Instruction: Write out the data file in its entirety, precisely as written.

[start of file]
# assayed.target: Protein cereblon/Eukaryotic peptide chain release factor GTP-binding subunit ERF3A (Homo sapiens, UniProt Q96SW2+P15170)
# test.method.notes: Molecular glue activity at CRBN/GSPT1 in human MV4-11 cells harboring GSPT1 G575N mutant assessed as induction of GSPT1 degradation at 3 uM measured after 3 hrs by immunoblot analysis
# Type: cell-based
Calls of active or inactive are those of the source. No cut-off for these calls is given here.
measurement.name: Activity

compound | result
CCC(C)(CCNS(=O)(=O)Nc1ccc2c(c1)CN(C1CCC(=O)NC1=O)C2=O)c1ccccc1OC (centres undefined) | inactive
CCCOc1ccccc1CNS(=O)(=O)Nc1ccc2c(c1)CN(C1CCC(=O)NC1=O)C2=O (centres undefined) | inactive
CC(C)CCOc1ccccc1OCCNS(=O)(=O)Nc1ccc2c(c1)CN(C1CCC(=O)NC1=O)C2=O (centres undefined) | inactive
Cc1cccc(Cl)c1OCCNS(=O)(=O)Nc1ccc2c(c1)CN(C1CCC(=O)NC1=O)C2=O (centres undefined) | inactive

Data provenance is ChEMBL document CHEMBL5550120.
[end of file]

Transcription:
# assayed.target: Protein cereblon/Eukaryotic peptide chain release factor GTP-binding subunit ERF3A (Homo sapiens, UniProt Q96SW2+P15170)
# test.method.notes: Molecular glue activity at CRBN/GSPT1 in human MV4-11 cells harboring GSPT1 G575N mutant assessed as induction of GSPT1 degradation at 3 uM measured after 3 hrs by immunoblot analysis
# Type: cell-based
Calls of active or inactive are those of the source. No cut-off for these calls is given here.
measurement.name: Activity

compound | result
CCC(C)(CCNS(=O)(=O)Nc1ccc2c(c1)CN(C1CCC(=O)NC1=O)C2=O)c1ccccc1OC (centres undefined) | inactive
CCCOc1ccccc1CNS(=O)(=O)Nc1ccc2c(c1)CN(C1CCC(=O)NC1=O)C2=O (centres undefined) | inactive
CC(C)CCOc1ccccc1OCCNS(=O)(=O)Nc1ccc2c(c1)CN(C1CCC(=O)NC1=O)C2=O (centres undefined) | inactive
Cc1cccc(Cl)c1OCCNS(=O)(=O)Nc1ccc2c(c1)CN(C1CCC(=O)NC1=O)C2=O (centres undefined) | inactive

Data provenance is ChEMBL document CHEMBL5550120.